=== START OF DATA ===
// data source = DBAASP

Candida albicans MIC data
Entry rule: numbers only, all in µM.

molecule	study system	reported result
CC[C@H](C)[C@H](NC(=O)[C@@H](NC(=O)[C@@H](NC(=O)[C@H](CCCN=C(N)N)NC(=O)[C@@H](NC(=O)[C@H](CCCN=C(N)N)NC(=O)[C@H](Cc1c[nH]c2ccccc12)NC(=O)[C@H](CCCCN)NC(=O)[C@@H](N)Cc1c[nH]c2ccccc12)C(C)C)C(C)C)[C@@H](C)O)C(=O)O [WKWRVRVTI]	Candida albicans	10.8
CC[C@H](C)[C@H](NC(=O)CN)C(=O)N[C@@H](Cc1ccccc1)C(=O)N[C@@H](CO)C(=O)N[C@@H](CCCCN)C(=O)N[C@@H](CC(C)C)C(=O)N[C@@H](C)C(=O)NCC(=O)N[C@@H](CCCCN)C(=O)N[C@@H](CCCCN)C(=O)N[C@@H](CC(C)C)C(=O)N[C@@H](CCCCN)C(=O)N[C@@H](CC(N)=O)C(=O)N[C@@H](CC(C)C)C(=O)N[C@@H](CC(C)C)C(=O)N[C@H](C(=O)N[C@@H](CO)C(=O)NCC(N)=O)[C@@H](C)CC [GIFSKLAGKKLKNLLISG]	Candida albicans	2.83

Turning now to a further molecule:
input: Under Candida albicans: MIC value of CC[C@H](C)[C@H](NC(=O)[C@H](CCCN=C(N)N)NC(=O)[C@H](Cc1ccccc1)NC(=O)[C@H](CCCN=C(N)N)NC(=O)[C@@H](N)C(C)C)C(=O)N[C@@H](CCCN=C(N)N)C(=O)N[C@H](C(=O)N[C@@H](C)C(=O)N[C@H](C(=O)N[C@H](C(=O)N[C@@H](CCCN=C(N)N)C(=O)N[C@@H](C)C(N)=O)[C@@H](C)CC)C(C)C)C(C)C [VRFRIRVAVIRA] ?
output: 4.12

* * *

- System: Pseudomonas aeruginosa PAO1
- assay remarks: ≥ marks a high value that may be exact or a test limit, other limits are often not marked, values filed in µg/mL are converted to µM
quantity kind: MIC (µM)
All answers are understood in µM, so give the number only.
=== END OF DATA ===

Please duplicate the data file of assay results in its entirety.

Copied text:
// data source = DBAASP

Candida albicans MIC data
Entry rule: numbers only, all in µM.

molecule	study system	reported result
CC[C@H](C)[C@H](NC(=O)[C@@H](NC(=O)[C@@H](NC(=O)[C@H](CCCN=C(N)N)NC(=O)[C@@H](NC(=O)[C@H](CCCN=C(N)N)NC(=O)[C@H](Cc1c[nH]c2ccccc12)NC(=O)[C@H](CCCCN)NC(=O)[C@@H](N)Cc1c[nH]c2ccccc12)C(C)C)C(C)C)[C@@H](C)O)C(=O)O [WKWRVRVTI]	Candida albicans	10.8
CC[C@H](C)[C@H](NC(=O)CN)C(=O)N[C@@H](Cc1ccccc1)C(=O)N[C@@H](CO)C(=O)N[C@@H](CCCCN)C(=O)N[C@@H](CC(C)C)C(=O)N[C@@H](C)C(=O)NCC(=O)N[C@@H](CCCCN)C(=O)N[C@@H](CCCCN)C(=O)N[C@@H](CC(C)C)C(=O)N[C@@H](CCCCN)C(=O)N[C@@H](CC(N)=O)C(=O)N[C@@H](CC(C)C)C(=O)N[C@@H](CC(C)C)C(=O)N[C@H](C(=O)N[C@@H](CO)C(=O)NCC(N)=O)[C@@H](C)CC [GIFSKLAGKKLKNLLISG]	Candida albicans	2.83

Turning now to a further molecule:
input: Under Candida albicans: MIC value of CC[C@H](C)[C@H](NC(=O)[C@H](CCCN=C(N)N)NC(=O)[C@H](Cc1ccccc1)NC(=O)[C@H](CCCN=C(N)N)NC(=O)[C@@H](N)C(C)C)C(=O)N[C@@H](CCCN=C(N)N)C(=O)N[C@H](C(=O)N[C@@H](C)C(=O)N[C@H](C(=O)N[C@H](C(=O)N[C@@H](CCCN=C(N)N)C(=O)N[C@@H](C)C(N)=O)[C@@H](C)CC)C(C)C)C(C)C [VRFRIRVAVIRA] ?
output: 4.12

* * *

- System: Pseudomonas aeruginosa PAO1
- assay remarks: ≥ marks a high value that may be exact or a test limit, other limits are often not marked, values filed in µg/mL are converted to µM
quantity kind: MIC (µM)
All answers are understood in µM, so give the number only.